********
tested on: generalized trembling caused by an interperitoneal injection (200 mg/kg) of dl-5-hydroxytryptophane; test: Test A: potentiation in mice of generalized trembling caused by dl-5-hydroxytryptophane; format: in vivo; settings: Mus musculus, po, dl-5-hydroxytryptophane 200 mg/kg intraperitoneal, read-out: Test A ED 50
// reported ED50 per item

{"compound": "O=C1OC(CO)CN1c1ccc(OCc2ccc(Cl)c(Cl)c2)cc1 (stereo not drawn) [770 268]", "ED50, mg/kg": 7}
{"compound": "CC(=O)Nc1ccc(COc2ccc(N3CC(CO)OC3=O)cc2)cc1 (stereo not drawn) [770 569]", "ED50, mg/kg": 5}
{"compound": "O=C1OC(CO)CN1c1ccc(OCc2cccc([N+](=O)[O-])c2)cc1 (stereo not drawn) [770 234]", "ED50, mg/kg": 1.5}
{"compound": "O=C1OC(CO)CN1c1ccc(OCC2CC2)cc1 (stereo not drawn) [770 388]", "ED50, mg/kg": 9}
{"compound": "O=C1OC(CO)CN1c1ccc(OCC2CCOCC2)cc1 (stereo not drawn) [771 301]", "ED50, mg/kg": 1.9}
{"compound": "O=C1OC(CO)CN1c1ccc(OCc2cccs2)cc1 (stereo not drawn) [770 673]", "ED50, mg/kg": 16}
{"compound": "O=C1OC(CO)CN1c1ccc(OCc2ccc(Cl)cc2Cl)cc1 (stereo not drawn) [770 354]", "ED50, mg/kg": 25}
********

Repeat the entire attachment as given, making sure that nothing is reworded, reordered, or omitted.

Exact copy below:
tested on: generalized trembling caused by an interperitoneal injection (200 mg/kg) of dl-5-hydroxytryptophane; test: Test A: potentiation in mice of generalized trembling caused by dl-5-hydroxytryptophane; format: in vivo; settings: Mus musculus, po, dl-5-hydroxytryptophane 200 mg/kg intraperitoneal, read-out: Test A ED 50
// reported ED50 per item

{"compound": "O=C1OC(CO)CN1c1ccc(OCc2ccc(Cl)c(Cl)c2)cc1 (stereo not drawn) [770 268]", "ED50, mg/kg": 7}
{"compound": "CC(=O)Nc1ccc(COc2ccc(N3CC(CO)OC3=O)cc2)cc1 (stereo not drawn) [770 569]", "ED50, mg/kg": 5}
{"compound": "O=C1OC(CO)CN1c1ccc(OCc2cccc([N+](=O)[O-])c2)cc1 (stereo not drawn) [770 234]", "ED50, mg/kg": 1.5}
{"compound": "O=C1OC(CO)CN1c1ccc(OCC2CC2)cc1 (stereo not drawn) [770 388]", "ED50, mg/kg": 9}
{"compound": "O=C1OC(CO)CN1c1ccc(OCC2CCOCC2)cc1 (stereo not drawn) [771 301]", "ED50, mg/kg": 1.9}
{"compound": "O=C1OC(CO)CN1c1ccc(OCc2cccs2)cc1 (stereo not drawn) [770 673]", "ED50, mg/kg": 16}
{"compound": "O=C1OC(CO)CN1c1ccc(OCc2ccc(Cl)cc2Cl)cc1 (stereo not drawn) [770 354]", "ED50, mg/kg": 25}